This dissertation considers various problems associated with the scheduling and network I/O organisation found in conventional operating systems for effective support for multimedia applications which require Quality of Service.
A solution for these problems is proposed in a micro-kernel structure. The pivotal features of the proposed design are that the processing of device interrupts is performed by user-space processes which are scheduled by the system like any other, that events are used for both inter- and intra-process synchronisation, and the use of a specially developed high performance I/O buffer management system.
An evaluation of an experimental implementation is included. In addition to solving the scheduling and networking problems addressed, the prototype is shown to out-perform the Wanda system (a locally developed micro-kernel) on the same platform.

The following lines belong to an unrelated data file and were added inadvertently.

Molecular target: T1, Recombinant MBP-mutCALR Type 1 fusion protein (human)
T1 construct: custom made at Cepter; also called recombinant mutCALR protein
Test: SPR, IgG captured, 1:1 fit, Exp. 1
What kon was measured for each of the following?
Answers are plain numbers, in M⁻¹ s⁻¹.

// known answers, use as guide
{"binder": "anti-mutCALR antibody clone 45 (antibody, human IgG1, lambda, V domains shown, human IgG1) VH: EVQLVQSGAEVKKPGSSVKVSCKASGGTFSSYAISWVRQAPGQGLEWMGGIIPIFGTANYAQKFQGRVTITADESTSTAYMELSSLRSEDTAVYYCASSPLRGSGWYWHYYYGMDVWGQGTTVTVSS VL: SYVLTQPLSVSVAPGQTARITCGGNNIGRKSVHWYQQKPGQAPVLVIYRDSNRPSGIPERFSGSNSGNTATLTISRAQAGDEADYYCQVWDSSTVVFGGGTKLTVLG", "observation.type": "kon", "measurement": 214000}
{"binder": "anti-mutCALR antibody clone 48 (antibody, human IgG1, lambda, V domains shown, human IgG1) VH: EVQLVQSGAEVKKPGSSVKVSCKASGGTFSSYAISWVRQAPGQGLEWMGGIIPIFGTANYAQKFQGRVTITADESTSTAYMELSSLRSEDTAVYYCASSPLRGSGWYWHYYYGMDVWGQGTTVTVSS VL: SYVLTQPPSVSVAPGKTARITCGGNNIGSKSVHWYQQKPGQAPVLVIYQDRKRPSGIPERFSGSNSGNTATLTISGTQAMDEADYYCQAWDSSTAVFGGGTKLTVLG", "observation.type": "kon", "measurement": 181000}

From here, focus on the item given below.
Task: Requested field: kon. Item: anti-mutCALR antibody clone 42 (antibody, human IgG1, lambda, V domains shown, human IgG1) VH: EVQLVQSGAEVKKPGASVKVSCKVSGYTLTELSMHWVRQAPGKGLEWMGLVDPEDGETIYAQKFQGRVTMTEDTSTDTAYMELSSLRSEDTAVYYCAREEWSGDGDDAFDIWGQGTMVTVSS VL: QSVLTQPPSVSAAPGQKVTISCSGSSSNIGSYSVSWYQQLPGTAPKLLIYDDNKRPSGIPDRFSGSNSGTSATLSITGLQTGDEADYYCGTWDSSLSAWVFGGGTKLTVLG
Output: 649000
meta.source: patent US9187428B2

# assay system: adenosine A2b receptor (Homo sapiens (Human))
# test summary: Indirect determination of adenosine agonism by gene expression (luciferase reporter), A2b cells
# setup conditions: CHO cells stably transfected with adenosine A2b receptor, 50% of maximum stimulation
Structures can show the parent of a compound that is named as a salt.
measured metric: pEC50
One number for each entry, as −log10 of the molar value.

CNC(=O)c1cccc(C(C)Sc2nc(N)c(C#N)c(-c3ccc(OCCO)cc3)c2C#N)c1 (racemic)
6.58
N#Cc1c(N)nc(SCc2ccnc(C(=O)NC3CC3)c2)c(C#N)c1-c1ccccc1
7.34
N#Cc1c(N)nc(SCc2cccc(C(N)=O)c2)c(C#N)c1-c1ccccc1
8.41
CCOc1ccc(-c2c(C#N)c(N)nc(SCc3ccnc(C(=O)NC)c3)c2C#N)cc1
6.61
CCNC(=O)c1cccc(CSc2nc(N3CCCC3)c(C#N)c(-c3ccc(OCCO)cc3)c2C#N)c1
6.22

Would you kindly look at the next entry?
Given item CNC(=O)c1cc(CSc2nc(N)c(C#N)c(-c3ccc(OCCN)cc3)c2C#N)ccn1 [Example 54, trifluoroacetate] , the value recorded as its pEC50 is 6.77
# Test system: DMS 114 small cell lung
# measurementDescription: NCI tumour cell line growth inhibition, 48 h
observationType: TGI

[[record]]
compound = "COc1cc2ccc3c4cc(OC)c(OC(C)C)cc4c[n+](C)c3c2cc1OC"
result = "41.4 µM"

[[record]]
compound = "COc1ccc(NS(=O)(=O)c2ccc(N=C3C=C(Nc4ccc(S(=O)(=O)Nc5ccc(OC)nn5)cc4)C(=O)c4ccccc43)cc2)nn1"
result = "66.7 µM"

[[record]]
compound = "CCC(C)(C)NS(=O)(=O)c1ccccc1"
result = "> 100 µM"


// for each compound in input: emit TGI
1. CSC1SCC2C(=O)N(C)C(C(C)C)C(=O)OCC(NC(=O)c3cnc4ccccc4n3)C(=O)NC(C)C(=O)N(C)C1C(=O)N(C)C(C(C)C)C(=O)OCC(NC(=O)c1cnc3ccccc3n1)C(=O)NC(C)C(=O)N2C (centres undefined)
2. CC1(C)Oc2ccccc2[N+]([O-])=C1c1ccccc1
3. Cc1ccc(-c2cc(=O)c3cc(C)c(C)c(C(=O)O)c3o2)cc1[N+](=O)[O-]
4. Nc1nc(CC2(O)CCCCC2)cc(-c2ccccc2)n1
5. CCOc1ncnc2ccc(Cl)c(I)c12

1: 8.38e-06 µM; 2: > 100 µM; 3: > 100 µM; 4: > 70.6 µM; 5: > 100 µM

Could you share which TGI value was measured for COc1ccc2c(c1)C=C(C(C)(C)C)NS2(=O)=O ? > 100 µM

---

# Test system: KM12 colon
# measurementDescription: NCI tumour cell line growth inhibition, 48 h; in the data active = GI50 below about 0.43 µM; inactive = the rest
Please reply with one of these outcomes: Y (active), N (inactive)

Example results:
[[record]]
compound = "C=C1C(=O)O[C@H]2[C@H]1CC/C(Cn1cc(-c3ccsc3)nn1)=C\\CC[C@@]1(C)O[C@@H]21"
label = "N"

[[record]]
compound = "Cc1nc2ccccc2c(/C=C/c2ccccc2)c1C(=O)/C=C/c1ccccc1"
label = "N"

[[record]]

This dissertation concludes that it is possible to construct an operating system where the kernel provides only the fundamental job of fine grain sharing of the CPU between processes, and hence synchronisation between those processes. This enables processes to perform task specific optimisations; as a result system performance is enhanced, both with respect to throughput and the meeting of soft real-time guarantees.